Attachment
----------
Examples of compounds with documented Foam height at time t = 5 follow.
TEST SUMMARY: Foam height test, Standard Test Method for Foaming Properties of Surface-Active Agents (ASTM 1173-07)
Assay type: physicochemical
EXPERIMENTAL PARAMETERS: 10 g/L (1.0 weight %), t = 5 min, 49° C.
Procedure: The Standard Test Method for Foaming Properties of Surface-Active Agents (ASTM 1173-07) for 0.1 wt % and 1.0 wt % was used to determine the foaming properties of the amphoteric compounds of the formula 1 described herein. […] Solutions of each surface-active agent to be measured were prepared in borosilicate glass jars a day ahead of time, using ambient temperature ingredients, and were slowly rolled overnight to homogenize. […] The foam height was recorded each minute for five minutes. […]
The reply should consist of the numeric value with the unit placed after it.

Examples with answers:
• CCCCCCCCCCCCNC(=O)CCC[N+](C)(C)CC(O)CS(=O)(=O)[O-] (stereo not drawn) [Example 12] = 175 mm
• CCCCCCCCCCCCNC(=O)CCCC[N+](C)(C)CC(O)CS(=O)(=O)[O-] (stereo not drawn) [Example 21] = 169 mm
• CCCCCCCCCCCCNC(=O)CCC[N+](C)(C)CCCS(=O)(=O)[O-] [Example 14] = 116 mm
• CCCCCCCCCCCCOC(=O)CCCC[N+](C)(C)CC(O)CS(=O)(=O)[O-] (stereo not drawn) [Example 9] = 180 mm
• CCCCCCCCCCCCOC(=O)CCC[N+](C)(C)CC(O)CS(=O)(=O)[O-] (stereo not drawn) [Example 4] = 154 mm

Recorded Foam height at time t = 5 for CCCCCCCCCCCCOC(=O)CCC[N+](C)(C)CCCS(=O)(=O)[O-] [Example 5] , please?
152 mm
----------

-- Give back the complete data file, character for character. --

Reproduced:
Examples of compounds with documented Foam height at time t = 5 follow.
TEST SUMMARY: Foam height test, Standard Test Method for Foaming Properties of Surface-Active Agents (ASTM 1173-07)
Assay type: physicochemical
EXPERIMENTAL PARAMETERS: 10 g/L (1.0 weight %), t = 5 min, 49° C.
Procedure: The Standard Test Method for Foaming Properties of Surface-Active Agents (ASTM 1173-07) for 0.1 wt % and 1.0 wt % was used to determine the foaming properties of the amphoteric compounds of the formula 1 described herein. […] Solutions of each surface-active agent to be measured were prepared in borosilicate glass jars a day ahead of time, using ambient temperature ingredients, and were slowly rolled overnight to homogenize. […] The foam height was recorded each minute for five minutes. […]
The reply should consist of the numeric value with the unit placed after it.

Examples with answers:
• CCCCCCCCCCCCNC(=O)CCC[N+](C)(C)CC(O)CS(=O)(=O)[O-] (stereo not drawn) [Example 12] = 175 mm
• CCCCCCCCCCCCNC(=O)CCCC[N+](C)(C)CC(O)CS(=O)(=O)[O-] (stereo not drawn) [Example 21] = 169 mm
• CCCCCCCCCCCCNC(=O)CCC[N+](C)(C)CCCS(=O)(=O)[O-] [Example 14] = 116 mm
• CCCCCCCCCCCCOC(=O)CCCC[N+](C)(C)CC(O)CS(=O)(=O)[O-] (stereo not drawn) [Example 9] = 180 mm
• CCCCCCCCCCCCOC(=O)CCC[N+](C)(C)CC(O)CS(=O)(=O)[O-] (stereo not drawn) [Example 4] = 154 mm

Recorded Foam height at time t = 5 for CCCCCCCCCCCCOC(=O)CCC[N+](C)(C)CCCS(=O)(=O)[O-] [Example 5] , please?
152 mm